Thus one parcener may and ought to answer without his parceners for his own disseisin  and wrongful act, and no recourse will be had [by the others] except to that of  convicting the jurors, if the parcener who has lost by the assise is willing to bring that  action.12[After partition of the common inheritance, however, there will be several  seisins and several separate rights, but nevertheless in a proprietary action one need  not answer without the other unless he so wishes; if he does so and loses, he has no  recourse against his parceners [for a share of the common inheritance].3 And what was  said of co-heir parceners may be said of neighbours.] We have explained in the portion  next preceding for whom the remedy by assise lies, whether he holds his own property  or holds in common. Now we must explain for whom the remedy by assise and the  plaint does not lie.
For whom the assise does not lie: of possession in the name of another.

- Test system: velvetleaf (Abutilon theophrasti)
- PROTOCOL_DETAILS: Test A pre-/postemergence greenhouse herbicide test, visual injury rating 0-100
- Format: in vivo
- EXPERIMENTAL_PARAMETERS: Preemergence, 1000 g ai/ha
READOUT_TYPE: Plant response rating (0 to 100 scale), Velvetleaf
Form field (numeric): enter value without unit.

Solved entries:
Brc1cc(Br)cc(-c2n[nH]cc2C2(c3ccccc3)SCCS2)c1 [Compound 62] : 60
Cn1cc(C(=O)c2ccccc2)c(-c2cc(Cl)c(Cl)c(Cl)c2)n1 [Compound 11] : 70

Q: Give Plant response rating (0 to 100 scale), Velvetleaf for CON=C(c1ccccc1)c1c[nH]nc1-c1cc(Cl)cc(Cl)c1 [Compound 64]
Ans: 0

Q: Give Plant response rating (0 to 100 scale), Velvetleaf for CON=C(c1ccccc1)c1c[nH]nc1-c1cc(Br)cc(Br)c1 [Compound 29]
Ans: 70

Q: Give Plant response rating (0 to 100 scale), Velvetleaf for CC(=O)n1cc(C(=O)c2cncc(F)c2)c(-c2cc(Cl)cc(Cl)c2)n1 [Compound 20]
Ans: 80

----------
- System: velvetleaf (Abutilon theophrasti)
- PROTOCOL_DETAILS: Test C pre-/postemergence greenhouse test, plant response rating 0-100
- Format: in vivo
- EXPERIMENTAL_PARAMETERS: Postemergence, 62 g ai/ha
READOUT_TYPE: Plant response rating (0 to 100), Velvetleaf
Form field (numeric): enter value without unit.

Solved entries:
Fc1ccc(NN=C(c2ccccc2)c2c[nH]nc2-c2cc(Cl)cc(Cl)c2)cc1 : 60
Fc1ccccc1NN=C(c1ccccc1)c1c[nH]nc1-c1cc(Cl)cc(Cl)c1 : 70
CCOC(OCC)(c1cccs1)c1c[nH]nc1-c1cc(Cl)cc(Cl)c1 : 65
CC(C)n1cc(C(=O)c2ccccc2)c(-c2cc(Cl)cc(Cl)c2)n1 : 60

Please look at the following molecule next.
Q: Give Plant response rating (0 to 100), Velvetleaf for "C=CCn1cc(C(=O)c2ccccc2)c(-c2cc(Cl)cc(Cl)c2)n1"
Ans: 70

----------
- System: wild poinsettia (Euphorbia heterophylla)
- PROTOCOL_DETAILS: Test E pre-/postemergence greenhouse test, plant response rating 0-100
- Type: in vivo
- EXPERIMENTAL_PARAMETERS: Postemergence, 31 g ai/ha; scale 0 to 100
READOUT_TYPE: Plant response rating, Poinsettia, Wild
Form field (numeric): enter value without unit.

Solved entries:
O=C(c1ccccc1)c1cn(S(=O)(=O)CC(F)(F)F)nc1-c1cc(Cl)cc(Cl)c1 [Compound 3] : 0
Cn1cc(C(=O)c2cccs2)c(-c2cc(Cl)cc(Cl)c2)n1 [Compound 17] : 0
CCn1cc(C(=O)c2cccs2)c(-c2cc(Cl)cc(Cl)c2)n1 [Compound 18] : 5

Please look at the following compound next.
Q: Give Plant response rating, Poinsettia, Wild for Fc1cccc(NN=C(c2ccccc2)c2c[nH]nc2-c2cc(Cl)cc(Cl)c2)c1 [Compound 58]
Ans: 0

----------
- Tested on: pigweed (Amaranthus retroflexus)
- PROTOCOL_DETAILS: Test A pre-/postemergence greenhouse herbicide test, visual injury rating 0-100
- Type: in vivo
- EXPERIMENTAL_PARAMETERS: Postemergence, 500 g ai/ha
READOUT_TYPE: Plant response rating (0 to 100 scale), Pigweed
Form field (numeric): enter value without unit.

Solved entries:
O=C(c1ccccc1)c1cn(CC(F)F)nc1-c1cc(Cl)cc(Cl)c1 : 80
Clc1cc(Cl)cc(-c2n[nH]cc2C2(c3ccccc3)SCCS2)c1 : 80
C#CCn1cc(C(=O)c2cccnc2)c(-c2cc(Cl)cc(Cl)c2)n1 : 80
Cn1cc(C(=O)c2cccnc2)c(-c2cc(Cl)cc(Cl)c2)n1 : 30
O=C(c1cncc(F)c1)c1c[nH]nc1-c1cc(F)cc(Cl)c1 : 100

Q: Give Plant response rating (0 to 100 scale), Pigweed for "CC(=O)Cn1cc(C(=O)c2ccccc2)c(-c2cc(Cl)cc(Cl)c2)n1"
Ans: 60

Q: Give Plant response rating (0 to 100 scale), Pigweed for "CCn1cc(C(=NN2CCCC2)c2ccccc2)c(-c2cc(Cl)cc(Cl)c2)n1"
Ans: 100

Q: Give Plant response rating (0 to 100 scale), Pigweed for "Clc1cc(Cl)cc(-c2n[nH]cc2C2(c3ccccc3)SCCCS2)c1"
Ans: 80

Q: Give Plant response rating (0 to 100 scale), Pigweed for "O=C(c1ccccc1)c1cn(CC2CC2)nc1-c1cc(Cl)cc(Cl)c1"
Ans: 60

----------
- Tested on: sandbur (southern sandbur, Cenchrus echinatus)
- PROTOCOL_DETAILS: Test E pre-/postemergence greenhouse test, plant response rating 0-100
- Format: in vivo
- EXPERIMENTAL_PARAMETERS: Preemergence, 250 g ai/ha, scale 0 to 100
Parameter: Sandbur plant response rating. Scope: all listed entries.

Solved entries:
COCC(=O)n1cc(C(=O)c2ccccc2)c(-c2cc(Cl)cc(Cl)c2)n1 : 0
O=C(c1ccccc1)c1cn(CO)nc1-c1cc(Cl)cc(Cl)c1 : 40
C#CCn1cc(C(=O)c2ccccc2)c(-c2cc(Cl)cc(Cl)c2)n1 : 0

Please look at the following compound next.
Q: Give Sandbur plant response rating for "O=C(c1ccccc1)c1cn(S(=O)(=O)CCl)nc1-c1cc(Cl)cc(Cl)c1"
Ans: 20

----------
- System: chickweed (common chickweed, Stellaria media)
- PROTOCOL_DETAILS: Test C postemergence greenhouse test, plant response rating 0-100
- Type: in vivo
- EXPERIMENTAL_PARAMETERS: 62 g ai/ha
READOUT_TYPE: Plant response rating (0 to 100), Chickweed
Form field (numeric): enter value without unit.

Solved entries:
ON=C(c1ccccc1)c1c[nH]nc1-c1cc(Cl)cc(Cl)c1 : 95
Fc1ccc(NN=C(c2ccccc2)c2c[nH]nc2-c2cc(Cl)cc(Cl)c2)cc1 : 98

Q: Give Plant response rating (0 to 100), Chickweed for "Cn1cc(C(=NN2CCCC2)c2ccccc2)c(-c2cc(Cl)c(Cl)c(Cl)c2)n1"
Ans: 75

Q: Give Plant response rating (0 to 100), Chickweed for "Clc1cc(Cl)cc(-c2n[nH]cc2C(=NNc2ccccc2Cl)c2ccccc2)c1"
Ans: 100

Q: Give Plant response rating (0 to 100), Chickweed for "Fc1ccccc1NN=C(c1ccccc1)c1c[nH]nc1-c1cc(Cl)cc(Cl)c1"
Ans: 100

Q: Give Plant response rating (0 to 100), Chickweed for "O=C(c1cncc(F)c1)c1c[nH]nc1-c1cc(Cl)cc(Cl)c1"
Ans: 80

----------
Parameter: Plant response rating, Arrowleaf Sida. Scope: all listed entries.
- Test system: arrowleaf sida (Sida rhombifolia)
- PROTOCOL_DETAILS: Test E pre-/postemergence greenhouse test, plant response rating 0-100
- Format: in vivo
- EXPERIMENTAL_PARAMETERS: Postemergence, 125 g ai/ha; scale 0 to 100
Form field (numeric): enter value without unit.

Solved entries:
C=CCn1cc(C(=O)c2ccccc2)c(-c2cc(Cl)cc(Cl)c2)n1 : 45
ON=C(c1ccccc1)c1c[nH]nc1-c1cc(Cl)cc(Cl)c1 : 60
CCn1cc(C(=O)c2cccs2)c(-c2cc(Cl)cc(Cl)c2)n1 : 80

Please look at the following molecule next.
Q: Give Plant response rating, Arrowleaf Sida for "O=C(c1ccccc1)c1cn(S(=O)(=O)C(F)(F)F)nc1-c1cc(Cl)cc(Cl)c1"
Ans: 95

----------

The plaint and remedy by assise does not lie for anyone who is in possession in the  name of another, because he does not possess though he is in possession; he possesses  in whose name the thing is possessed.4 To possess is very different from being in possession.5  These are in possession though they do not possess: a guardian (sometimes  who holds in demesne though not in fee. A procurator. A household. A bondsman,  one's own or another's possessed in good faith. A farmer or fructuary, though not one  who holds in fee farm. A usuary and a guest. And he who holds at will, from day to  day [or] from year to year, though he may vouch a warrantor, according to some, as a  usufructuary who holds for a term of years. Such persons will have neither the plaint  nor the remedy by assise, because they have no action; the owner has it, and thus, if  they sue, the exception of property and free tenement lies against them, no matter by  what kind of disseisor it is raised, whether he has the right to eject or not.6 If the  exception does not rightfully lie for such persons, that must be ignored, because of  the true lord to whom the action belongs.7 Neither the plaint nor the remedy by assise  lies for those who have committed a disseisin and been ejected at once and without  delay by the true lord, while the wrong is still fresh. Nor for an intruder in the same  circumstances, unless he has a long and peaceful time [in possession] which may  suffice for title. Nor for him who was never in seisin or quasi-seisin, or who has an insufficient  seisin, wrongful and disputed, without time and peace.8 Nor for a villein  or a neif within the potestas of their lords: with respect to a pure villeinage, neither  against their lord nor against others, no matter whom, because of their persons and  by reason of the tenement, whether it is an ancient villeinage or one newly created;  if it is an acquisition, the assise does not lie against the lord in whose potestas the  villein is, but it does against feoffors and strangers, until the lord, in whose potestas  they are, has taken the tenement into his hand, as will be explained more fully below